How Great Leaders Handle Conflict
“Peace is not the absence of conflict, but the ability to cope with it.” – Dorothy Thomas.
We tend to dislike conflict. For most of us, conflict is a source of stress and discomfort. Still, it is very much part and parcel of our existence. According to M. Esther Harding, “conflict is the beginning of consciousness.”
There is no growth without conflict, yet, in the context of leadership training, few resources go into teaching executives how to develop their conflict resolution skills.
Good conflict resolution skills allow a leader to take advantage of the surprising benefits of conflict.
In and of itself, conflict is a net negative. As most difficulties, however, it bears opportunity in its womb.
Through conflict resolution, the intelligent leader can bring a number of surprising benefits to light.
- Conflict brings to the surface simmering, hidden problems that can undermine the functioning of an organization. Conflict resolution eliminates these problems.
- Effective conflict resolution teaches people how to achieve their goals without undermining others. It gives them the ability to see and understand issues from other perspectives.
- Conflict resolution brings the opposing sides together. Thus, it increases the cohesiveness of teams and organizations.
- Through conflict resolution, people develop their emotional intelligence, and with it, their self-awareness and self-knowledge.
How Leaders Handle Conflict
The Thomas-Kilmann Conflict Mode Instrument defines five conflict-handling behaviors, based on assertiveness and openness to collaboration.
- Solving conflicts through competition is an effective approach in some cases. It is a strength-based way of solving problems, and as such, it can breed resentment.
- Accommodation is the opposite of competition. In situations where preserving harmony is paramount, it too may make sense.
- Avoiding conflict is a temporary solution. It postpones the “showdown”, allowing the parties involved to step back and reassess their positions with a cool head.
- Compromising sides give up some of their demands to favor conflict resolution. This approach creates no winners and losers. A compromising leader will find, however, that his/her team may try to game the predictability of this conflict management method.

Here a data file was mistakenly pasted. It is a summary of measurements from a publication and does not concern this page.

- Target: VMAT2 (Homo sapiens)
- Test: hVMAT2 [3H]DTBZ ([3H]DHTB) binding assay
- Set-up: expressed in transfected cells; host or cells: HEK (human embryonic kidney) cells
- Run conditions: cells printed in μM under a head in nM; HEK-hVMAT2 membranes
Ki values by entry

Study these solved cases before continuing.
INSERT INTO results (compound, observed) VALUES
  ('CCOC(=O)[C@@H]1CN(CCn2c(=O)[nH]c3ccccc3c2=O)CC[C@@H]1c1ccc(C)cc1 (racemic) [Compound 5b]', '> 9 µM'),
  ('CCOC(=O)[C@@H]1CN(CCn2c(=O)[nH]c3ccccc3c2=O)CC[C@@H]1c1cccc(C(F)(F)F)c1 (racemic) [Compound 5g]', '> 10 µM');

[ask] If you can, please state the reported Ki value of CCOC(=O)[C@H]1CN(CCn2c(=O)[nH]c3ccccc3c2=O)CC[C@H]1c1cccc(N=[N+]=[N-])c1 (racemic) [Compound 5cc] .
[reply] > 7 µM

- Unlike compromising, collaborating creates winners only. It is a win-win approach. Through collaboration, all sides in a conflict gain an acceptable solution. It is the most resource-intensive conflict management method in terms of energy, bandwidth, communication, and time.
Collaboration is a win-win approach.
Improving Conflict Resolution Skills
- It always makes sense to keep discussions on a courteous level. One should respect his/her interlocutor, regardless of the nature of the conflict in which they are engaged.
- Separating the person from the problem allows the leader to focus on solving the problem without compromising the relationship.
- Separating emotion from reasoning gives the parties in conflict a more accurate view of the situation. To achieve this, the parties should be aware of the facts, they should listen to each other’s point of view, and they should cooperate on finding a solution.
- Making sure that they agree on the facts of the situation is also an important step toward conflict resolution.
- Eliminating emotion from the conflict, agreeing on the facts, and separating the person from the problem can turn toxic, affective conflicts, into easier-to-handle and more reasonable cognitive conflicts.
One of the important leadership skills, conflict-resolution allows the leader to achieve a healthy leader-team dynamic. Leadership training should, therefore, focus on such leadership skills in realistic terms, making it clear to those coached that they have to make a conscious effort toward improving their conflict resolution skills.
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